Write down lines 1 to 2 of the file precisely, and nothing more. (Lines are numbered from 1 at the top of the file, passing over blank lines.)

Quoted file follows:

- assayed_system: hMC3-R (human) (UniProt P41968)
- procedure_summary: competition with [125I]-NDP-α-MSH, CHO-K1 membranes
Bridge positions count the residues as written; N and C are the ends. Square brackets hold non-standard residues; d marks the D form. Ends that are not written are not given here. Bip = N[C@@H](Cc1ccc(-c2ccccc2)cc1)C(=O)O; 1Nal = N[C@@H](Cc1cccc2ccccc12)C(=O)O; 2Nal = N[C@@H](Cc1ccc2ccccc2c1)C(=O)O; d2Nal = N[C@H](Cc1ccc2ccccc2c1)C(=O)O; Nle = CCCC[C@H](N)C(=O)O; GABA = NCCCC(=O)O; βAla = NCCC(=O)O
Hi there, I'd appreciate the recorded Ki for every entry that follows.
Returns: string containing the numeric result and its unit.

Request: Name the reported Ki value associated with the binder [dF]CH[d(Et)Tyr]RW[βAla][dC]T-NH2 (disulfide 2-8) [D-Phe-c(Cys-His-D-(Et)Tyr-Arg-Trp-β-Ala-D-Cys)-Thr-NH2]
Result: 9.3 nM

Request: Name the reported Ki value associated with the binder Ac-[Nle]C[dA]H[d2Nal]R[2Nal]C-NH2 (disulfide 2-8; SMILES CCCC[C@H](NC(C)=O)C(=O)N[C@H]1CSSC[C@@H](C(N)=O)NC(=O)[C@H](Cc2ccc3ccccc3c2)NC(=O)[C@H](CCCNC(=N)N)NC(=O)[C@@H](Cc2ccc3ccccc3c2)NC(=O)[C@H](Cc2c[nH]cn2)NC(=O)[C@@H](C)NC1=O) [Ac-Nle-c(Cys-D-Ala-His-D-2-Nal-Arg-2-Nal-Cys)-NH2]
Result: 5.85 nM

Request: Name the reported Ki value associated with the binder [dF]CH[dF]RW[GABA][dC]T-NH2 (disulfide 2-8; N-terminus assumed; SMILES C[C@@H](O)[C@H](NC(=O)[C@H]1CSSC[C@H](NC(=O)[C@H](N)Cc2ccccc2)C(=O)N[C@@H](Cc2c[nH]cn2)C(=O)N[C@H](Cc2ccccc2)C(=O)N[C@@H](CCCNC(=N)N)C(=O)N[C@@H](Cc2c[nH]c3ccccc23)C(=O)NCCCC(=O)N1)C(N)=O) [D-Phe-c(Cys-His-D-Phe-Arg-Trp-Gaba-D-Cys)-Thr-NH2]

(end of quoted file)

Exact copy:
- assayed_system: hMC3-R (human) (UniProt P41968)
- procedure_summary: competition with [125I]-NDP-α-MSH, CHO-K1 membranes